A GOOD BOOK CAN BE ENLIGHTENING, ENTERTAINING AND THOUGHTPROVOKING, AND A BOOK BY A LOCAL AUTHOR OR ONE THAT HIGHLIGHTS THE LOWCOUNTRY IS EVEN BETTER. HERE ARE TITLES WORTH READING.
BY HILTON HEAD MONTHLY
THE RISING, KERRY PERESTA
The Olivia Callahan series continues after Peresta, a Hilton Head resident, published “The Deadening” last year. “The Rising” finds Callahan having regained her speech, movement and most of the memory she lost after a traumatic brain injury.
She is ready to rebuild her life, but her therapist insists she must continue to look back in order to move forward. The only person who can help her recall specifics is her abusive ex-husband, Monty, who is in prison for murder. The thought of talking to Monty “makes her skin crawl,” but she needs to learn more about who she was before the attack.
And as the pieces of her life start falling into place, she stumbles across the still-warm body of an old friend who has been murdered, and she learns the killer left evidence behind to implicate her in the murder.
BELLS FOR ELI, SUSAN BECKHAM ZURENDA
In her debut novel, Zurenda, a Spartanburg resident, tells a “tender and engaging” coming-of-age story in which “fate takes with one hand and gives with the other.”
It is a world where family secrets must stay hidden. The novel explores the power of culture, family, friends, bullies, scars, lovers and two cousins — Adeline (Delia) Green and Ellison (Eli) Winfield — devoted to each other.
A shocking secret reveals truths about Eli that Delia never knew. The book earned first place for Best First Book—Fiction in the 2021 Independent Publisher Book Awards.
A SPECIAL PLACE AND TIME, JUDY HUTSON
The Lowcountry during the “Golden Age of America” is highlighted by Hutson, a longtime Bluffton resident. The book weaves family stories from early 20th century Palmetto Bluff to tell an engaging tale. Harvey “Fish” Beach was a young family man who was a gardener at the R.T. Wilson mansion. “Fish” and his family “reveled in the rugged beauty and adventures” of the area where people “often traveled by boat, and more than likely the roads were still dirt.”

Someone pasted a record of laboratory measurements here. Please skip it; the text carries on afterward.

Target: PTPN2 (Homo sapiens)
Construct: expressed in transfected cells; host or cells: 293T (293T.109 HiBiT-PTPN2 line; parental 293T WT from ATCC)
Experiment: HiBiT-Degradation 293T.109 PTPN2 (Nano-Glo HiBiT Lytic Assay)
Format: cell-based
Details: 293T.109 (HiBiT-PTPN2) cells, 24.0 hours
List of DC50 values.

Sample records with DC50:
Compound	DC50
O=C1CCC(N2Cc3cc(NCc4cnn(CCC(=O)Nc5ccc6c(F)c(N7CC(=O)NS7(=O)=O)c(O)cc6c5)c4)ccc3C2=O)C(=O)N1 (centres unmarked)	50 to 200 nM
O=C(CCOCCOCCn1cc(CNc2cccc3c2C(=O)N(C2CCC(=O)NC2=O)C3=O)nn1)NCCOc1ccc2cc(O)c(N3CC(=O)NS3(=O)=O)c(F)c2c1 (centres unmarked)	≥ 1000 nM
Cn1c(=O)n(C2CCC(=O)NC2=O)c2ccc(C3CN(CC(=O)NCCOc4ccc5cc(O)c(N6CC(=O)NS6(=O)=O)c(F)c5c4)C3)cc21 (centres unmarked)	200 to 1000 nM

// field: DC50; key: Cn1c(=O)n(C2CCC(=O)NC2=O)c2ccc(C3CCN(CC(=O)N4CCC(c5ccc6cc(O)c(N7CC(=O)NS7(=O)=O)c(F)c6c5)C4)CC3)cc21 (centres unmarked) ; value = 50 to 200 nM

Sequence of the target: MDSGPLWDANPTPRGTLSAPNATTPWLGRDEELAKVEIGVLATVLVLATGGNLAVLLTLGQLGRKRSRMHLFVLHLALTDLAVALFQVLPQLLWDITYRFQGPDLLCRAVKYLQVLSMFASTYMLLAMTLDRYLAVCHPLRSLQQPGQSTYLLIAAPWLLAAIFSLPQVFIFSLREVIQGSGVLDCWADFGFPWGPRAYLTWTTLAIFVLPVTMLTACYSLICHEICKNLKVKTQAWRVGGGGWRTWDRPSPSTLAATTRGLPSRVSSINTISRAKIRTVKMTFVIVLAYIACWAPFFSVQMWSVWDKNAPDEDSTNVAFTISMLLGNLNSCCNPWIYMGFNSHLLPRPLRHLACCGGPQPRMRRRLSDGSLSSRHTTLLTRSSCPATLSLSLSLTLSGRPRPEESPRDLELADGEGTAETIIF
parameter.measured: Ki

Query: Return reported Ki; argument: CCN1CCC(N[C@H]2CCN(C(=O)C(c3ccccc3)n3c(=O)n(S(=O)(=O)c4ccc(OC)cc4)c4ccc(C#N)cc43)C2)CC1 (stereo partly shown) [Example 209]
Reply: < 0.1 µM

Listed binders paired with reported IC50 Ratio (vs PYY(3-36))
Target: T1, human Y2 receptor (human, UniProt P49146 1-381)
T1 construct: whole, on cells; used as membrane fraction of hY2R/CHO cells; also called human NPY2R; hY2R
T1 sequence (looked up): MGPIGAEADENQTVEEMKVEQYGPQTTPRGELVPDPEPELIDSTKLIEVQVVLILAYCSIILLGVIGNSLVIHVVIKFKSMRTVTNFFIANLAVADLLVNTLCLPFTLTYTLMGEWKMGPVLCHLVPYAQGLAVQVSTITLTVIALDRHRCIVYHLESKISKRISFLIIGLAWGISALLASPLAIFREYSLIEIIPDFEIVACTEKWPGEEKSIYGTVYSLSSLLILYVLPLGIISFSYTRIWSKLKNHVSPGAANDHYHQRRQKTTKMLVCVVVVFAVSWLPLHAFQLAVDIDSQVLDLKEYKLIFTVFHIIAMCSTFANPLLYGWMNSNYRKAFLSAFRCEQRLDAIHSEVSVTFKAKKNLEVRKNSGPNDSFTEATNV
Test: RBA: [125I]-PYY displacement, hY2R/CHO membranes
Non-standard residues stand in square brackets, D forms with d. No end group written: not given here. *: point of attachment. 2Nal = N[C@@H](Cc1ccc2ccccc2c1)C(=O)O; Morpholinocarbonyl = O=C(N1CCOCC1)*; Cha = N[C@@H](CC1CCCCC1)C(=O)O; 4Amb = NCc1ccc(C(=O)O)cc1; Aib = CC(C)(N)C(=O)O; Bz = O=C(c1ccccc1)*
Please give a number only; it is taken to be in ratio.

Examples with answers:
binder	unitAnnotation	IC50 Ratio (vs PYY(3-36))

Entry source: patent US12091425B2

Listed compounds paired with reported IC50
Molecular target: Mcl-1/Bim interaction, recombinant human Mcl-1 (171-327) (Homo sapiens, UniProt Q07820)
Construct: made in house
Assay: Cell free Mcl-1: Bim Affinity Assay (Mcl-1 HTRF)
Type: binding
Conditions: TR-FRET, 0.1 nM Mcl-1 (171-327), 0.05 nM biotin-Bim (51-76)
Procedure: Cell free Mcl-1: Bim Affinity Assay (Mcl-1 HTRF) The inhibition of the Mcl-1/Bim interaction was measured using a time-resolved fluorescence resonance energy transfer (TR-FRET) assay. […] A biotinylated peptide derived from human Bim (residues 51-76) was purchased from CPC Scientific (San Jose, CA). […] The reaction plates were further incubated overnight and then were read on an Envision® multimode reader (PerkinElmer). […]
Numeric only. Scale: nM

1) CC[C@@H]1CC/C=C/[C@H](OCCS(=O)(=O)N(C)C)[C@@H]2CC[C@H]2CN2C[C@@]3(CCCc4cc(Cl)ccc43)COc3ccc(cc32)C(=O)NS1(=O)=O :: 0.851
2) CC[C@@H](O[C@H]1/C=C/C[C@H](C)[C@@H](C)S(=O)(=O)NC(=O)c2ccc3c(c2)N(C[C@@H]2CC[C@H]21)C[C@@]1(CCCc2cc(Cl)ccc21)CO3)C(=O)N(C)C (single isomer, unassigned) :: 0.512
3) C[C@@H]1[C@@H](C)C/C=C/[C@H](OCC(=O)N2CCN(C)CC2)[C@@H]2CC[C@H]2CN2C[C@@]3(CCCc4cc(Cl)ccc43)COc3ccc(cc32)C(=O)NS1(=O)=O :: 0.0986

“A Special Place and Time” offers a picture of Palmetto Bluff through those stories and vintage photos.
SEARCH FOR TREASURE, MARY ALICE MONROE AND ANGELA MAY
New York Times best-selling author and conservationist Mary Alice Monroe and coauthor Angela May offer a middle-grade adventure novel, a sequel to “The Islanders.”
In this charming story that adults will love as much as middle graders, 12-year-old Jake returns to his grandmother’s home on a remote South Carolina coastal island with his father, a wounded soldier dispirited after losing a leg in Afghanistan. Determined to cheer up his father and his Dewees Island summer friends, Lovie and Macon, Jake sets forth on an exciting new mission: “Operation Treasure Hunt.”
Jake and his friends learn that real treasure is about far more than what’s in a pirate’s chest. They discover the treasure of a rich father-son relationship, the support of community and true friendship.